Comments on parthenogenetic female. Morphology of parthenogenetic and ephippial females was identical in all studied African and Asian populations (see complete morphological description for Asian populations of M. odiosa in Kotov et al. (2005) and our Figs. 617, 18AC). There is just one small-scale feature, which we would like to clarify: the projection on the ventral head margin is not double (see also fig. 24 in Kotov et al., 2005) and looks like as an ellipsoid in the ventral view (Fig. 13C).

Adult male (Figs. 18DE, 19). Body ovoid, dorsal margin interrupted by a shallow depression between head and valves (Figs. 18D, 19A). Dorsal margin of valves almost straight and not elevated above head (Fig. 19A). Posterodorsal angle distinct, without spine (Fig. 19A). Posteroventral region of valve margin widely rounded; ventral margin significantly convex (Fig. 19A). Head large, with prominent supraocular dome (Figs. 18E, 19B). Ventral margin of head convex, but without prominent projection, typical for parthenogenetic female (Fig. 19B).

Postabdomen subquadrangular (Fig. 19C) (in contrast to adult male of M. capensis having a distal part of postabdomen sub-conical (Sars, 1916: plate 36, fig. 1d)), similar in general shape and armature with that in female. Postabdominal flaps prominent (Fig. 19C). Gonopores open on ventral sides of postabdomen near claw base (Fig. 19C).

Antenna I (Fig. 19D) almost subequal in length to head length, rod-like, its inner margin bears robust long denticles and small spinules. Male seta located on the field with fine long setules, and subequal in size to sensory seta. Male and sensory setae located on same level (almost near antenna base), but on opposite sides of antenna I body (Fig. 19D). Nine terminal aesthetascs, two of them significantly longer than others (Fig. 19D). Proximal endopod segment seta of antenna II with a row of robust denticles alternating with stiff setules and similar with that in female (Fig. 19A).

Thoracic limb I (Fig. 19EF) with ODL and IDL as in female (male seta not found) (Fig. 19E), copulatory hook slightly curved, its distal portion covered by fine spinules (Fig. 19F).

Size. A single investigated male 0.41 mm in length and 0.24 mm in height.

Variability. A single male was found in a single sample from the Republic of South Africa, just its complete description is represented here.

Distribution around the world. Widely distributed in tropical-subtropical regions of the Old World, see Kotov et al. (2005).

Taxonomic comments. Above we reproduced a list of synonyms, proposed by Kotov et al. (2005), and subsequently added with: (1) M. capensis var. monodi (from Gauthier, 1930), (2) G. monodi (from Brehm, 1934 and Rey and Saint-Jean, 1969), (3) M. madagascariensis (from Brehm, 1930, 1933, 1952) (= G. madagascariensis), (4) M. orbicularis (from Brehm, 1930) and (5) M. monodi (from Dumont and Van de Velde, 1977). Also, we listed the synonyms associated with the generic name Echinisca for African specimens from Smirnov (1976).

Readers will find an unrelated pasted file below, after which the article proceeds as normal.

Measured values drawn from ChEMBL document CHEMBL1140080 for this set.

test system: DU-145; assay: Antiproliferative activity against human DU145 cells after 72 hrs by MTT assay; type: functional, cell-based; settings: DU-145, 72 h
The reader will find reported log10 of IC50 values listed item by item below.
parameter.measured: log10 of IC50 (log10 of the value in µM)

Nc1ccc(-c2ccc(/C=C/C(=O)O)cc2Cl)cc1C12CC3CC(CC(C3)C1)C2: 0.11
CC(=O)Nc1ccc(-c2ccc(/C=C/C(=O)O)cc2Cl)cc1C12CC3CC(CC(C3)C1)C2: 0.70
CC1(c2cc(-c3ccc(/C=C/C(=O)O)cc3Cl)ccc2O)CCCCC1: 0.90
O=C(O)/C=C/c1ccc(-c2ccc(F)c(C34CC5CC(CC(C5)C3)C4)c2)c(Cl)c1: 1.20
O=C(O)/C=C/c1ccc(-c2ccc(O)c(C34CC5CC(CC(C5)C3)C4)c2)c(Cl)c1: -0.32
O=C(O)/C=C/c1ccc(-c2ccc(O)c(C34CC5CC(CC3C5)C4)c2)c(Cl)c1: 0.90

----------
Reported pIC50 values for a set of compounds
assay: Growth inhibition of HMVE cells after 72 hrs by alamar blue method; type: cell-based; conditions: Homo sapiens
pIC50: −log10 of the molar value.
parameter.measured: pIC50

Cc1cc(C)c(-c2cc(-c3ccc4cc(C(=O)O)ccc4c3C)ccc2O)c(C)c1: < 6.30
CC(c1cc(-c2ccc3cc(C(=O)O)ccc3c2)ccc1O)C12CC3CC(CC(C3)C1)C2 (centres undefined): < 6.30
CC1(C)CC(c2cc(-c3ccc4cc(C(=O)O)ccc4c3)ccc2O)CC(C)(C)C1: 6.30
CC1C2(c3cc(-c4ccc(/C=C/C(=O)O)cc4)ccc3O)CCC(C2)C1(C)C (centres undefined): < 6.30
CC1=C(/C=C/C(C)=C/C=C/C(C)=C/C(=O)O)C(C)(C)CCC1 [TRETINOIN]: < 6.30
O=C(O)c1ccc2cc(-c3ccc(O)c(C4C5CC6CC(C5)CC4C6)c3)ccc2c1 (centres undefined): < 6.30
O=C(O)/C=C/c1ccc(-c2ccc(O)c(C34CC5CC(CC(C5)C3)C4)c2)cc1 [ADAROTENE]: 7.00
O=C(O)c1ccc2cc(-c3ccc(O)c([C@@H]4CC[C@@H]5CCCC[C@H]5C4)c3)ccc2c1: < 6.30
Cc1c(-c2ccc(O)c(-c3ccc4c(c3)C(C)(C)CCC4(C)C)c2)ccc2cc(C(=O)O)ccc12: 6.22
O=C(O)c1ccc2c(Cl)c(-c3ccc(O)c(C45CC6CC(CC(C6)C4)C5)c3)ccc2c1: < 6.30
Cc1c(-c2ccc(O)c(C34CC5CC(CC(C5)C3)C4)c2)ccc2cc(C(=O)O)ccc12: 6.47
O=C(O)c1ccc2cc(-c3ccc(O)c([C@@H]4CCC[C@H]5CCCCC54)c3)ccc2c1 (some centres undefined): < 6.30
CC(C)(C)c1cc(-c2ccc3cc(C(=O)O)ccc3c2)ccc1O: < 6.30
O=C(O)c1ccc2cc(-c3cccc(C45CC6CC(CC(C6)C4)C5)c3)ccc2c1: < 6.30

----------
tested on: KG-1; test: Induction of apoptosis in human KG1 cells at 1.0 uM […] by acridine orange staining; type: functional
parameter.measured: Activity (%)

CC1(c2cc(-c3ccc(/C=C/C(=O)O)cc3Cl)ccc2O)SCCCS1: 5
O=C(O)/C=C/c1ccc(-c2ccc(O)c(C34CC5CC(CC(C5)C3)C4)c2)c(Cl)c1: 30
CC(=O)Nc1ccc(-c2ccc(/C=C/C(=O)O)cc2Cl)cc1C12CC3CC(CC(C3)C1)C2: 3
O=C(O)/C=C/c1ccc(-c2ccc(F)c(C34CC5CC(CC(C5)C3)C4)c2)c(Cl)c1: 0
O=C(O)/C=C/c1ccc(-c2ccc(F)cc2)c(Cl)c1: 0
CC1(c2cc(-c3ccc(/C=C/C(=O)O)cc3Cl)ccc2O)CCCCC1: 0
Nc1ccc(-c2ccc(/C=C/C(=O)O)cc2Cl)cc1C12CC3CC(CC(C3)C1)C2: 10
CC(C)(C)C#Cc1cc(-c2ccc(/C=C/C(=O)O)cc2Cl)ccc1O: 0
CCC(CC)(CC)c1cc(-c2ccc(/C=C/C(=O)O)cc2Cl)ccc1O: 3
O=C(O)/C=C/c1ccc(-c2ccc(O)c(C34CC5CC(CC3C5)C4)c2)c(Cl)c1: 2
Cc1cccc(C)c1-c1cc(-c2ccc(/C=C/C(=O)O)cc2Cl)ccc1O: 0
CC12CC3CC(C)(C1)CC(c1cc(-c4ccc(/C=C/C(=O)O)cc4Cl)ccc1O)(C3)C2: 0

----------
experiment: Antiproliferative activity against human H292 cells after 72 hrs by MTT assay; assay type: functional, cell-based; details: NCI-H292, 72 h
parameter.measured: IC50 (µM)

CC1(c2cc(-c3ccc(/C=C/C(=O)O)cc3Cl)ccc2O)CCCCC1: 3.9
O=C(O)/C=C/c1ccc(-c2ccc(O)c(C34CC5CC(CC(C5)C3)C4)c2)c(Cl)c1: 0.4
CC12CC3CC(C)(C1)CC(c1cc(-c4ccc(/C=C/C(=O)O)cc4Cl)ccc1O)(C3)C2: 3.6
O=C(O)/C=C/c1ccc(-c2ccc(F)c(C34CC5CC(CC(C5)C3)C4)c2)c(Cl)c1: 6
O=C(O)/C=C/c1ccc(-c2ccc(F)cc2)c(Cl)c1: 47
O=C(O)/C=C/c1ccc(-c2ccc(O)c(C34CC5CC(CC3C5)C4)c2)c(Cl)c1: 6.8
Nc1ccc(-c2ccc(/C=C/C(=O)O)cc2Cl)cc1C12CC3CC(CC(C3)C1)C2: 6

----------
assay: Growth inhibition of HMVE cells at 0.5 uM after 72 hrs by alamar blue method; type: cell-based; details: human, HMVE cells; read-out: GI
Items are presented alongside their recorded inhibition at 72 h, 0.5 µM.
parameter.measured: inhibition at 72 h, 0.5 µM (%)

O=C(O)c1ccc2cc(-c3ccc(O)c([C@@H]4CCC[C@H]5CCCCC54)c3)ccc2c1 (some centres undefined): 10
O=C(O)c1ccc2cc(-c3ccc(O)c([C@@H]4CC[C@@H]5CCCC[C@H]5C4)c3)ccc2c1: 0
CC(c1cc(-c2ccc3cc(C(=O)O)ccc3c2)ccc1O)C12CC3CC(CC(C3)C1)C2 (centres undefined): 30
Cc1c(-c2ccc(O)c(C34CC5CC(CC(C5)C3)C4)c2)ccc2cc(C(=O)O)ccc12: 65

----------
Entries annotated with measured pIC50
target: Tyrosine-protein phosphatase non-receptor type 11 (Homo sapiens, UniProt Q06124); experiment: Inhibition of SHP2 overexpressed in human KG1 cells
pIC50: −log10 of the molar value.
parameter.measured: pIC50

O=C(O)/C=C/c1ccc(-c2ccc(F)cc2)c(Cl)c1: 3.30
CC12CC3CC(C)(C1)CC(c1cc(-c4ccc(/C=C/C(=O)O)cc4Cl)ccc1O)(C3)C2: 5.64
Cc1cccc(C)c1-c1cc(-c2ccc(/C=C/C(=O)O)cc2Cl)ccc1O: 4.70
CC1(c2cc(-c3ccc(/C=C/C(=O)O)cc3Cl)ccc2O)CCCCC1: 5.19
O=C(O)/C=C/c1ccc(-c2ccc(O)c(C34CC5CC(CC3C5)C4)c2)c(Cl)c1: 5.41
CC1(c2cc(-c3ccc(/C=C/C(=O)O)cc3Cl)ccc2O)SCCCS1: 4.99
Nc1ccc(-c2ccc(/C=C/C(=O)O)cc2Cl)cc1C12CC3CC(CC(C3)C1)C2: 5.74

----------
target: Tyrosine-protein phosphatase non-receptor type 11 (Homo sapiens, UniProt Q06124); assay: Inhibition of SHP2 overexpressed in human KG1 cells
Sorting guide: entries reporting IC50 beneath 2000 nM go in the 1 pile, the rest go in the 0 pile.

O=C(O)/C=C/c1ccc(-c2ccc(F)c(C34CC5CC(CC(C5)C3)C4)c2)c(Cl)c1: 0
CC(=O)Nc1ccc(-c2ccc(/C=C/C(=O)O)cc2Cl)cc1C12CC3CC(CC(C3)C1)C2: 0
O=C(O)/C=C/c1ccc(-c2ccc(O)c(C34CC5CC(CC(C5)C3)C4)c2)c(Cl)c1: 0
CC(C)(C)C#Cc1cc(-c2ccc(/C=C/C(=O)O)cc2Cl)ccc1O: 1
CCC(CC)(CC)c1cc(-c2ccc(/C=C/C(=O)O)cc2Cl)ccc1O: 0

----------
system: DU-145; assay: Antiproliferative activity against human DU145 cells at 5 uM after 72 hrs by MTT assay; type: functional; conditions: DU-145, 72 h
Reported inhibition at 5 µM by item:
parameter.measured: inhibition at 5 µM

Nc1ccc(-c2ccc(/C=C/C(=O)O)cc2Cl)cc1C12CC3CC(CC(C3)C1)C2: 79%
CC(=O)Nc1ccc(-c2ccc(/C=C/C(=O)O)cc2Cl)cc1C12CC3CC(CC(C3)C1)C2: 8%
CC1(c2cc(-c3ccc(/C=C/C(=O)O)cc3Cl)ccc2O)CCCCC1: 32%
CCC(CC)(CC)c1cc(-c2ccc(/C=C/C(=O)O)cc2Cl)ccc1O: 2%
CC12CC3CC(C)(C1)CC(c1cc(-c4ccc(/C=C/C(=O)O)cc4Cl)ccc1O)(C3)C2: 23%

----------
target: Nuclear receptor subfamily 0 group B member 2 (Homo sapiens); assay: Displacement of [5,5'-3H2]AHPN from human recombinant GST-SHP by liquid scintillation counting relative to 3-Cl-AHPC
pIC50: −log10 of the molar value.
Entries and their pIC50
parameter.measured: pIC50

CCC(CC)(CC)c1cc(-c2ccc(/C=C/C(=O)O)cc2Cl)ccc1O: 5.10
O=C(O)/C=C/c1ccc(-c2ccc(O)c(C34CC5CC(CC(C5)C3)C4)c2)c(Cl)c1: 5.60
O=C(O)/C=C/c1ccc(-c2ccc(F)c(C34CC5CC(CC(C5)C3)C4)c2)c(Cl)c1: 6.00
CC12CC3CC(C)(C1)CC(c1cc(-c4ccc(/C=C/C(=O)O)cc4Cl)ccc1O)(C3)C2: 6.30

Gauthier (1930: p. 92) described M. capensis var. monodi from Silet (Algeria, North Africa). He apparently dealt with a member of the M. paulensis group. Some diagnostic features were illustrated in his figures: a rounded projection on ventral head margin (fig. 2b) and a subquadrangular postabdomen (fig. 2c). At the same time, armature of antenna I was not described in detail, and, obviously, armature of the large seta located on proximal endopod segment is represented inadequately (fig. 2a). We have no opportunities to reexamine the type material, because Gauthier's collection was nationalized by the Algerian government and there is no information about the place, where the collection is now (Hudec, 1993). Based on our data, the distribution range of M. capensis is only restricted exclusively by South Africa. Examined populations from Ethiopia and the Republic of Namibia belong to M. odiosa, moreover this taxon penetrates in the eastern part of South Africa, but it was not found by us in Western Cape, one of the most important centers of cladoceran endemism within South Africa (Van Damme et al., 2013b). Therefore M. odiosa is a widely distributed species of the M. paulensis group in Africa, and we offer to consider M. capensis var. monodi as a junior synonym of M. odiosa. The same idea was proposed by Kořínek (1984).

African specimens investigated by Brehm (1934), Rey and Saint-Jean (1969), Dumont and Van de Velde (1977) apparently belong to M. odiosa due to their subquadrangular postabdomen with prominent anal flaps and robust large denticles on the inner side of antenna I (see in Brehm, 1934: figs. 5a–b, 6; Rey and Saint-Jean, 1969: figs. 8b, d; Dumont and Van de Velde, 1977: figs. 5b, f). It enables us to consider G. monodi and M. monodi, the names used in these publications, as a junior synonyms of M. odiosa as well.

A particular difficult task is to clarify the status for two taxa described from Madagascar by Brehm: M. madagascariensis (Brehm, 1930) (= G. madagascariensis) and M. orbicularis Brehm, 1930. Brehm's type material is apparently lost. Descriptions and drawings of M. orbicularis do not contain important diagnostic features (Brehm, 1930: p. 681–686, figs. 4–6), and a single helpful trait is a subquadrangular postabdomen in both these taxa (Brehm, 1930: fig. 6). Descriptions for M. madagascariensis are dubious and very incomplete (Brehm, 1930: p. 682–683, figs. 3a–b) (see also in Brehm, 1933: p. 691 and Brehm, 1952: p. 41). Brehm himself listed the name M. odiosa for populations from Madagascar as well. Unstable generic position (there were at least three generic names for large-bodied African Macrothrix species: Echinisca Liévin, Gurneyella Brehm and Macrothrix Baird) had brought additional confusion to the taxonomy of this group. Kořínek (1984) and Smirnov (1992) considered M. madagascariensis and M. orbicularis as junior synonyms to M. odiosa. We also expect that Madagascar is inhabited by M. odiosa. This is the most common African species from the M. paulensis group. It is known that usually the cladoceran faunas of tropical islands do not contain a large number of endemic taxa (Schabetsberger et al., 2009; Van Damme, 2016). For Madagascar no endemic cladocerans are known to date based on a current level of revision of the cladocerans from this island (see e.g. Schabetsberger et al., 2013; Neretina and Sinev, 2016). K. Van Damme (personal communication) revealed few chydorid endemics in the samples from Madagascar, but these data are still unpublished.